This is worth your time.
This is a few years old, but still impressive.
The need to be both vulnerable and authentic has been on my mind for months. Choosing to experience vulnerability, or having “the courage to be imperfect” as Brené Brown describes, is empowering. It’s a necessity not a flaw.
Resisting vulnerability weakens rather than strengthens. It takes honesty and self-awareness not to recoil in uncomfortable moments.
Brené wisely states that we cannot numb emotion selectively.
It’s not easy but it appears to be essential for personal growth and lasting relationships. We can never truly connect with others without a willingness to be vulnerable. There is more to it than I’ve explained. It takes repeated experience to ‘get it.’
Brené gets it. Do we get it? More importantly, do I get it?
My great uncle, Arthur Shannon, was an aerial photographer in the United States Army Air Corps during World War II. On April 14, 1945 his plane crashed in the sea near Formosa (Taiwan). He was picked up by the United States Navy but died shortly thereafter as a result of injuries sustained in the crash. He was thirty-two.
A collection of his papers and his Purple Heart sit on a shelf in my office. A few dozen letters to his sisters, mother, a nephew, and his wife Regina; college admission letters, telegrams, clipped newspaper articles; a large scrapbook typical of the 1930s and 1940s, and a few photographs are all that remain to tell the story of his life.
He grew up with his parents and six siblings in a house near the corner of North Avenue and North Highland in Atlanta, Georgia. The family attended Druid Hills Baptist Church and Regina lived near by. According to one of his report cards, in 1928 he only missed one day of school at Bass Junior High School in Little Five Points.
A letter dated May 8, 1945, from the United States Secretary of War, addressed to Regina, reads as follows:
My dear Mrs. Shannon:
At the request of the President, I write to inform you that the Purple Heart has been awarded posthumously to your husband, Sergeant Charles A. Shannon, Air Corps, who sacrificed his life in the defense of his country.
Little that we can do or say will console you for the death of your loved one. We profoundly appreciate the greatness of your loss, for in a very real sense the loss is a loss shared by all of us. When the medal, which you will shortly receive, reaches you, I want you to know that with it goes my sincerest sympathy, and the hope that time and victory of our cause will finally lighten the burden of your grief.
Henry L. Stimson
Arthur’s marriage to Regina was short. They had known each other for years but didn’t marry until Arthur’s enlistment in the Army. They never lived together due to the war and had no children. Regina died in a car accident just a few months after Arthur’s military death benefits began to arrive. It’s ironic that they both died in a crash on opposite sides of the earth.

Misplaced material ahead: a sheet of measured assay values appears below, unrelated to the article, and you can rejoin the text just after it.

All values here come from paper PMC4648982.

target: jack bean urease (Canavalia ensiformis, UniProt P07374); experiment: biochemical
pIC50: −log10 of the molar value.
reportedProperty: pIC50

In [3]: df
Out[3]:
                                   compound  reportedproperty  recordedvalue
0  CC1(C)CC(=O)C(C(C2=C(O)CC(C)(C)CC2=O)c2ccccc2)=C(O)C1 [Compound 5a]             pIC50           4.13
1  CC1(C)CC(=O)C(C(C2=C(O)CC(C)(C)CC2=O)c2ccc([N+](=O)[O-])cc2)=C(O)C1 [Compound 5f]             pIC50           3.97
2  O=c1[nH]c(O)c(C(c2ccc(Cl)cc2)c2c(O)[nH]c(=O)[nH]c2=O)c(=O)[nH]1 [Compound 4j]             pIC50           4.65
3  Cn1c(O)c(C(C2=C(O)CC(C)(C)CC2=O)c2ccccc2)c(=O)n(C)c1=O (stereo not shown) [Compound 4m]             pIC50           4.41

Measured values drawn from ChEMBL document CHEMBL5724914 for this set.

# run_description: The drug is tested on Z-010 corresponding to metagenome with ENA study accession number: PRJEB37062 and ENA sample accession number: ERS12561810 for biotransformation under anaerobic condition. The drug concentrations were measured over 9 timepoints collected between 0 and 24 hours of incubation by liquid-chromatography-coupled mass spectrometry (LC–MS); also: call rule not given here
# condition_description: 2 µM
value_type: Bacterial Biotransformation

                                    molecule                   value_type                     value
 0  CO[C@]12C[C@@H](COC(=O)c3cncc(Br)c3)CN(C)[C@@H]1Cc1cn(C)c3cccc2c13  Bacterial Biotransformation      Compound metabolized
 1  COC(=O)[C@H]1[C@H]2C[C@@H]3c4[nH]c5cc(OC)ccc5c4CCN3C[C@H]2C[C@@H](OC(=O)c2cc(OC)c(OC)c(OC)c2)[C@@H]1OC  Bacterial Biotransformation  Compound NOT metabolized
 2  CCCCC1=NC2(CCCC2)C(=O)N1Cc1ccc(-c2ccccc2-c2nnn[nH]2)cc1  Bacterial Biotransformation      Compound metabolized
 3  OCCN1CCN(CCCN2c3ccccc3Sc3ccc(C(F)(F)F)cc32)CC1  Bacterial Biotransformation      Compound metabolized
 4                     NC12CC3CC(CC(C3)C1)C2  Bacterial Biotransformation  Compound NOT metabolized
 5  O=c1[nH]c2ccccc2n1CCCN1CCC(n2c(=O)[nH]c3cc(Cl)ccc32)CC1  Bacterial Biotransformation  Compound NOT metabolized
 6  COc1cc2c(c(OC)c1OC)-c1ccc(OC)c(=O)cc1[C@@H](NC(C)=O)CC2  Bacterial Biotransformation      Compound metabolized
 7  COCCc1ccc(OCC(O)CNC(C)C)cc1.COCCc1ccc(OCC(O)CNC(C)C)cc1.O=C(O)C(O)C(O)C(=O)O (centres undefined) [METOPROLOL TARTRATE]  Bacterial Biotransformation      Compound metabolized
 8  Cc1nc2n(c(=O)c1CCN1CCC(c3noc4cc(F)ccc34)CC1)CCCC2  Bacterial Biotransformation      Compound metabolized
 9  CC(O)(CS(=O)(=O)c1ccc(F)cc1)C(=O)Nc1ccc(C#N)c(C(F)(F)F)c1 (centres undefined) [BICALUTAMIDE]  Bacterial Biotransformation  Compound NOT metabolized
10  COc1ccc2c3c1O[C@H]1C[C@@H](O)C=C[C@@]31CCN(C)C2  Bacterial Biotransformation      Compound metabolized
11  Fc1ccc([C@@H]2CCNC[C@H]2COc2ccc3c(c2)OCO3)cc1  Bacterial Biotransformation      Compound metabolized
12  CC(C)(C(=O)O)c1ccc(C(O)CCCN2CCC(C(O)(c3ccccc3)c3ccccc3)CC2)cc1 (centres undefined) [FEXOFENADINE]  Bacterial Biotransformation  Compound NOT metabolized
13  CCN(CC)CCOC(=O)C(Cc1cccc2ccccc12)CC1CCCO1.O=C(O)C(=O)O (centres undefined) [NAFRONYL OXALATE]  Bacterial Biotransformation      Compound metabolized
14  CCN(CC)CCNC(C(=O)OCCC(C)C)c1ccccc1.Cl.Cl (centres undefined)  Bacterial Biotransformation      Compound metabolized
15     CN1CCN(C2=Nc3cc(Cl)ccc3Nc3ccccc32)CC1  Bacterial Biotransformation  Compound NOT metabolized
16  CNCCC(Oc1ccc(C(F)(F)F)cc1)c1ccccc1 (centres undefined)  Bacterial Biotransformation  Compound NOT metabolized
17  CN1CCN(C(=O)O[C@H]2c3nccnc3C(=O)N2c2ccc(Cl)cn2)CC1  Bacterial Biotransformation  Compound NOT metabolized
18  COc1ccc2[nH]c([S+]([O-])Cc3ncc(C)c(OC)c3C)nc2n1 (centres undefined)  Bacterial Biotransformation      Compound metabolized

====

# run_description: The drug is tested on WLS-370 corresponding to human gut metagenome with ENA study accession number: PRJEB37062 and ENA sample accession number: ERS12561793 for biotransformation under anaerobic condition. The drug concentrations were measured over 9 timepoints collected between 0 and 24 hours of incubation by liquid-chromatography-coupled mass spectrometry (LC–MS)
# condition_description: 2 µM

There is no heroic story to tell about his wartime experience. Just a citizen doing his duty. A son, brother, uncle, and husband whose life was cut short in defense of the republic. There was no ram in the thicket that day. No one to step in and take his place.
The cost of war is high. Did he die in vain? What would he say if he could answer the question? His voice has been silenced yet in my mind the gentle and clear answer is, no. The cost of tyranny is much higher.
This evening, I’ve been reflecting on the last two lines of the poem “Those Winter Sundays” by Robert Hayden. The character in the poem is an adult looking back at the cold winter mornings of youth, recognizing the lack of gratitude shown towards the family patriarch in what the author calls a house of “chronic angers.” The poem concludes with the lines:
“What did I know, what did I know of Love’s austere and lonely offices?”
The line “Love’s austere and lonely offices” is so pathetically true. Love is simple in nature yet there is a tendency to make it something glamorous, something beyond its scope. Something it cannot and should not be. At times, love is austere; it is stern and unadorned. It is silent, hidden behind the scenes.
A friend edits the ending of every fairy tales she reads to her children, adding; “and they worked really hard on their marriage, and lived happily ever after.” She is opening their imaginations to the story between the pages. The real life story of the silent heroes we call mom and dad.
For a child, love’s lonely office includes not understanding why “no” and “not now” mean “I love you.”
For a married couple love’s “lonely offices” are they places they stand without regard to personal pleasure. Because of love, friends and extended family never come first. Because of love, time and resources are sacrificed for things that hold little interest. Because of love, both will fret over whether or not they have done the right thing.
It is love that allows them to disagree passionately without fear that an opinion held too strongly will break them apart. It is love that allows conflict and love that keeps all other opportunities for romantic interest out of sight and out of mind.
Love’s eye is not blind. It is selective. It weighs truth in the balance and understands that no collection of flaws and quirks are superior to the man, woman, or child they have chosen.
Certainly “love’s austere and lonely offices” are not the only offices held in marriage, but they are the sacrificial offices required to keep the flame of love’s temple alive.
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